The story that the complainant was stuck with, now that her grandfather was charged with sexual assault and other related offences, was that while other family members were out of the house tending to her paternal grandmother, who had been hospitalized with appendicitis, the accused had invited her into his bedroom, had asked her to take her clothes off and lie down on his bed and then had anally raped her.

Testifying in court, she said of this seminal incident that it hurt, but that she didn’t remember anything else about the alleged incident: it was too long ago. She did not see his penis, and did not know what actually touched her body. Nor could she remember if there was penetration. But it definitely happened when she was eight years old, on the occasion when her grandmother went to the hospital to have her appendix out.

Hospital records contradict testimony

Hospital records showed that her grandmother was not hospitalized for appendicitis until a good year-and-a-half after the date claimed by the complainant. This did not seem to bother the judge, who tried to make sense of this clear anomaly in the complainant’s testimony.

From that point on, the complainant testified, her grandfather’s sexual assaults became frequent, and eventually, he touched her intimately nearly every day – even when other adults were around. She also testified that he masturbated in front of her daily. The female judge seemed to think that this activity was entirely plausible and found the complainant credible, while the accused, in denying these allegations, was not credible.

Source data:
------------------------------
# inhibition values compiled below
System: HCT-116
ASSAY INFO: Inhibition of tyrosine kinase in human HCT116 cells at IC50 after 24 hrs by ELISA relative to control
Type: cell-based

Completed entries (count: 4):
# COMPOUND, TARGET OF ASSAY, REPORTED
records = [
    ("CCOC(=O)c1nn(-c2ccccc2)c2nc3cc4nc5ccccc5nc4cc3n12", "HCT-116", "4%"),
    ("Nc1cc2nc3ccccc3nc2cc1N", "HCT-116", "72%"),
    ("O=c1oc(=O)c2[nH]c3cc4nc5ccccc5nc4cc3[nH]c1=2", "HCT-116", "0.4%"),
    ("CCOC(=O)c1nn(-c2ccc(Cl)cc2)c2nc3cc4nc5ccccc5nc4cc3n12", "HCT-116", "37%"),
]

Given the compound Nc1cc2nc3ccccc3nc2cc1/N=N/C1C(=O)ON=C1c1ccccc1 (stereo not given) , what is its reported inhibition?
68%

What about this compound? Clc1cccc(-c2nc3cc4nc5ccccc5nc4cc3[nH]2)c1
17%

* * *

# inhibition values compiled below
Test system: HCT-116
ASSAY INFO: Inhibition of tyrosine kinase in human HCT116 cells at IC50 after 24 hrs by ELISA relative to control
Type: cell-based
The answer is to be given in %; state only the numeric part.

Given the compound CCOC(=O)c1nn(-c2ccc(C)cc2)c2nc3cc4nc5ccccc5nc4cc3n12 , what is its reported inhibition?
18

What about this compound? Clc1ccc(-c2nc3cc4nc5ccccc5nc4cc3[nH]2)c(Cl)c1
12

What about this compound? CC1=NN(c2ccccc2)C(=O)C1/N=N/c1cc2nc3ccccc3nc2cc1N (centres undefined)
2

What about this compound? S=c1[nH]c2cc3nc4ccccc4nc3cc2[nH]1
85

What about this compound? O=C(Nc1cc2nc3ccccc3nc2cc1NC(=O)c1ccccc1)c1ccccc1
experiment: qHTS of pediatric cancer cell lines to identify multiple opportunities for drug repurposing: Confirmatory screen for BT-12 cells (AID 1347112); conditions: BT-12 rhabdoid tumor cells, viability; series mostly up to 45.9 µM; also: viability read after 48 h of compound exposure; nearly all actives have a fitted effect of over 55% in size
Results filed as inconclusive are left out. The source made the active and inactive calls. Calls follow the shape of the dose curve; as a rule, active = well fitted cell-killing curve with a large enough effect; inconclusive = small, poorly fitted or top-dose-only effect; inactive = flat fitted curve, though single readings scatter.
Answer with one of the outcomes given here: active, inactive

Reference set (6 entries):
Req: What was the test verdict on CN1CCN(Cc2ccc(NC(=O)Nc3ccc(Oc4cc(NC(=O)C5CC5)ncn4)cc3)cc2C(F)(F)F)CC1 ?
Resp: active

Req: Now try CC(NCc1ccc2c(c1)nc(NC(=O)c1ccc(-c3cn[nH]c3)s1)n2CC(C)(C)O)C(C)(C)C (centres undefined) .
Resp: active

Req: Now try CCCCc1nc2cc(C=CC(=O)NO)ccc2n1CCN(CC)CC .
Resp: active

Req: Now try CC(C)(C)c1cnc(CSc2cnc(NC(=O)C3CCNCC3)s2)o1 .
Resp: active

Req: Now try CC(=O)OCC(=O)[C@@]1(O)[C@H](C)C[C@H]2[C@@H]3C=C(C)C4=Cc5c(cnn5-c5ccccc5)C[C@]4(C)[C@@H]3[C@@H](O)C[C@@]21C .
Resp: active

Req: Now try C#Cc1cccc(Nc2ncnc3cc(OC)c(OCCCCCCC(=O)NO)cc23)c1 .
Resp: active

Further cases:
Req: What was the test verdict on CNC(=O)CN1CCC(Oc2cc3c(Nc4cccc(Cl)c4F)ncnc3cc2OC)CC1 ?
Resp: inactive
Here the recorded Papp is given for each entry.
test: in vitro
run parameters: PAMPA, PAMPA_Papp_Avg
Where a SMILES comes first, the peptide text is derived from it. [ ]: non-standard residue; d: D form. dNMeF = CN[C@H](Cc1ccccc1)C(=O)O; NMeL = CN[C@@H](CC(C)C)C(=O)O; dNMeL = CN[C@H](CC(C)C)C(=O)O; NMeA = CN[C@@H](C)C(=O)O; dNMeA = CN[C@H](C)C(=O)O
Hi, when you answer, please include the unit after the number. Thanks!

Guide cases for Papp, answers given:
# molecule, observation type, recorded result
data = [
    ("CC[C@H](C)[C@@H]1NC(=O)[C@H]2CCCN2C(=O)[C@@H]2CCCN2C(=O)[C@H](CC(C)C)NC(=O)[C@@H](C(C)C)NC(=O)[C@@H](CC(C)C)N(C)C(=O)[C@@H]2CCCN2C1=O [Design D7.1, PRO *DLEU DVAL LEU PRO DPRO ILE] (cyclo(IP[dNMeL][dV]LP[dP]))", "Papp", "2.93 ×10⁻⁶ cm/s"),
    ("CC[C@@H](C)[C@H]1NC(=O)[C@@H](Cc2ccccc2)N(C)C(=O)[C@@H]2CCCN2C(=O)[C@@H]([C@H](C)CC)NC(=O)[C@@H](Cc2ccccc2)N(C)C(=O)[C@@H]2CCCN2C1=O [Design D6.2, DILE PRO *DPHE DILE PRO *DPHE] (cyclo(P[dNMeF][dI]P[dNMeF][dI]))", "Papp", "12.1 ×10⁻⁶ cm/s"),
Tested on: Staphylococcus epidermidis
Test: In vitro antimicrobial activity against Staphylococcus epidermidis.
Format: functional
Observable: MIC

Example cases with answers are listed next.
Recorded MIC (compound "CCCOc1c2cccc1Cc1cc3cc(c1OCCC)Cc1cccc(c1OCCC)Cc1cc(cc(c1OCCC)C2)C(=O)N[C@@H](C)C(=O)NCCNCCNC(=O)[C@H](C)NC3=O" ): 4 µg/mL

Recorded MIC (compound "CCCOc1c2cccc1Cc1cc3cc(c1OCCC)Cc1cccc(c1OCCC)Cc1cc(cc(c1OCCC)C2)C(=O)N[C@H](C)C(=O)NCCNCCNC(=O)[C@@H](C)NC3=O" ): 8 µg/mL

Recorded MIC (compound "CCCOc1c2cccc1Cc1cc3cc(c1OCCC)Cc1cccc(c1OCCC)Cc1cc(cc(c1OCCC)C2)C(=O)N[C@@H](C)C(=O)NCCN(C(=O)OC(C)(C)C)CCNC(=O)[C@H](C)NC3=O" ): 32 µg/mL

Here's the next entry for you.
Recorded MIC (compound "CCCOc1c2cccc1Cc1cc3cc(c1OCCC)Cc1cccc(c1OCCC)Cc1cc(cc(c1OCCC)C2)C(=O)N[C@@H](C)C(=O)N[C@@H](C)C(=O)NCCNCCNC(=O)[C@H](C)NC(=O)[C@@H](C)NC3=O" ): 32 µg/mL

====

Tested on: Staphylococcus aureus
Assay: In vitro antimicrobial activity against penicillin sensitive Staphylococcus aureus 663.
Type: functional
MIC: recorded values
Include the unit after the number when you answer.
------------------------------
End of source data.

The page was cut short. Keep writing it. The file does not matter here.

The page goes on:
The trial judge accepted the complainant’s evidence, which more-or-less tracked what the complainant had told her grandmother – and the police. The complainant had the advantage before testifying in court of being allowed to review the narrative she had given to the police three years earlier.

The grandfather testified that as a former member of the military, he was a strict disciplinarian and insisted his granddaughter do her homework, and pull her weight to keep the home shipshape. The complainant was recalcitrant, leaving her grandfather to clean up messes in the kitchen and bathroom.

After she reached puberty, the grandfather kept on her case about cleaning up after herself – including properly disposing of her used sanitary pads. This appears to have been the catalyst for her first going to her mother to register a complaint against her paternal grandfather.

No going back after sex assault allegation is made

Once such an accusation is voiced and the police become involved, there is no going back. Trying to backtrack – to admit that nothing really happened that could be said to be of a sexual nature – can lead the complainant to be charged with pubic mischief if not perjury. This is a strong incentive to stick to the storyline through thick and thin, even if it is a tissue of lies and hyperbole.